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How to Prepare For and Handle an Emergency at Your Wedding

by Staff

Despite all of our best efforts, there will always be elements of a wedding day that will be entirely out of our control. Medical and weather-related emergencies are the last things anyone wants to encounter. But with a bit of purposeful planning—and a grounded-from-the-beginning perspective—you’ll still be able to pull off a wedding day you’ll never forget, even if not a single part of it goes according to expectations. 

“The only thing that matters is that you’re here, everyone you love is here, and they’re going to celebrate you and your love,” says event planner Nancy Park. “Ultimately, all the details you’ve been planning for your wedding should pale in comparison to that.” 

Still, that doesn’t mean that you have to sacrifice everything you’ve worked for. “Even if we’re going to Plan B, we have your vision in mind and we’re going to try to duplicate it as much as possible,” assures fellow pro Heather Dwight.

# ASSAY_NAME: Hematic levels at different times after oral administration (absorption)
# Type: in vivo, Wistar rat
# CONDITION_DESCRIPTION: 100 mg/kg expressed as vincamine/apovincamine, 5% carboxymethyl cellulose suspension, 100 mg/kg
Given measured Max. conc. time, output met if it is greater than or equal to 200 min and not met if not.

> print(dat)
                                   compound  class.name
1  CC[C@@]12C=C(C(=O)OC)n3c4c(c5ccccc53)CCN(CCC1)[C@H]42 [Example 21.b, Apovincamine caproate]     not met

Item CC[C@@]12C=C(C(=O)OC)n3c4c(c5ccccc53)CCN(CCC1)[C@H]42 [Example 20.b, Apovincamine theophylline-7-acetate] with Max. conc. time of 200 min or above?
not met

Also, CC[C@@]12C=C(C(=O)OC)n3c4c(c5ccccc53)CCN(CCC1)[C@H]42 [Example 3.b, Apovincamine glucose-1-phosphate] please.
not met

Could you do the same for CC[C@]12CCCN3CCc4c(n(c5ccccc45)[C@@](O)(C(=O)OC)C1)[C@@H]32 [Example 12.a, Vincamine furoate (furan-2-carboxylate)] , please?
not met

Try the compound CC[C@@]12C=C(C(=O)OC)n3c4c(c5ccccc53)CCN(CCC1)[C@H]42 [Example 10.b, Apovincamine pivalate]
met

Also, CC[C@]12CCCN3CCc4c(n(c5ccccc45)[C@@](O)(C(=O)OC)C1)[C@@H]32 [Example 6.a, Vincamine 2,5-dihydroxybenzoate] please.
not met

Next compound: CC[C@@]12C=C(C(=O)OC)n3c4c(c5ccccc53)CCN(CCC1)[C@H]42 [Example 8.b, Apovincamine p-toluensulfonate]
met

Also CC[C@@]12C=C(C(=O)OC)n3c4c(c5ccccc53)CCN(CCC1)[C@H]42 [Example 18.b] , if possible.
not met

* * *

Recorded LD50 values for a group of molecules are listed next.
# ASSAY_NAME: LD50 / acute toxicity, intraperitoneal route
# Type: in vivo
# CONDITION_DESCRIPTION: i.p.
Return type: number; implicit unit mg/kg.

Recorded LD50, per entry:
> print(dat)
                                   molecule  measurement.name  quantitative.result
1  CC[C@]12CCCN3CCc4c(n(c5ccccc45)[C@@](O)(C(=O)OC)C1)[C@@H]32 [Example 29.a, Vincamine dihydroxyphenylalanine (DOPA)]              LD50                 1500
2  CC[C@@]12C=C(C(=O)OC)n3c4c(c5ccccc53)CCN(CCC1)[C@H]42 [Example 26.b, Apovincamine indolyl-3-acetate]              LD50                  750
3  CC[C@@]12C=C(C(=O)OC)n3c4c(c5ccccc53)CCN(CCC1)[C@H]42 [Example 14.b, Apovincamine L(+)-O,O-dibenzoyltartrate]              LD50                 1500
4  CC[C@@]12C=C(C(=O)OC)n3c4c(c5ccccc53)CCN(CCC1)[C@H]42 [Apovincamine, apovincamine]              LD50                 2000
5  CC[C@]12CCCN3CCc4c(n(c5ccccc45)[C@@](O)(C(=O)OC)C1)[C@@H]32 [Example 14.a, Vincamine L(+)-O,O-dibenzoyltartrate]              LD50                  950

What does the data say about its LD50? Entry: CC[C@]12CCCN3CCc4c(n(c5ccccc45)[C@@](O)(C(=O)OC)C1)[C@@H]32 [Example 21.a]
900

Meet the Expert

• Nancy Park is the founder of and principal planner with So Happi Together Event Design & Planning. Based in Southern California, she has been in the wedding industry for over 14 years. 

• Heather Dwight is the owner of Calluna Events. Based in Colorado, her company is in its 19th wedding season.

While your vendor team will ultimately lead the charge on managing these stressful situations, there are certain steps you can take to prepare yourselves just in case. Read on for Park and Dwight’s expert advice on how to tackle wedding day emergencies, including important pointers on how to shift the order of events and take care of guests during the process. 

How to Handle a Weather-Related Emergency

Rain on your wedding day might be seen as lucky, but it also requires some changes to your plans. Here are a few ways to prepare for not-so-sunny weather.

Have a Backup Plan From the Beginning 

The easiest way to relieve stress and uncertainty in the face of a weather-related wedding emergency is to know how you’re going to handle it before it even happens. That usually means selecting a venue with indoor spaces available for parts of the day you’re hoping to host outdoors, such as the ceremony or cocktail hour, or budgeting for and securing a wedding tent in a style you like, even if you never use it. In places subject to hurricanes or tropical storms, it’s also worth inquiring about a venue’s back-up generators in case of power outages.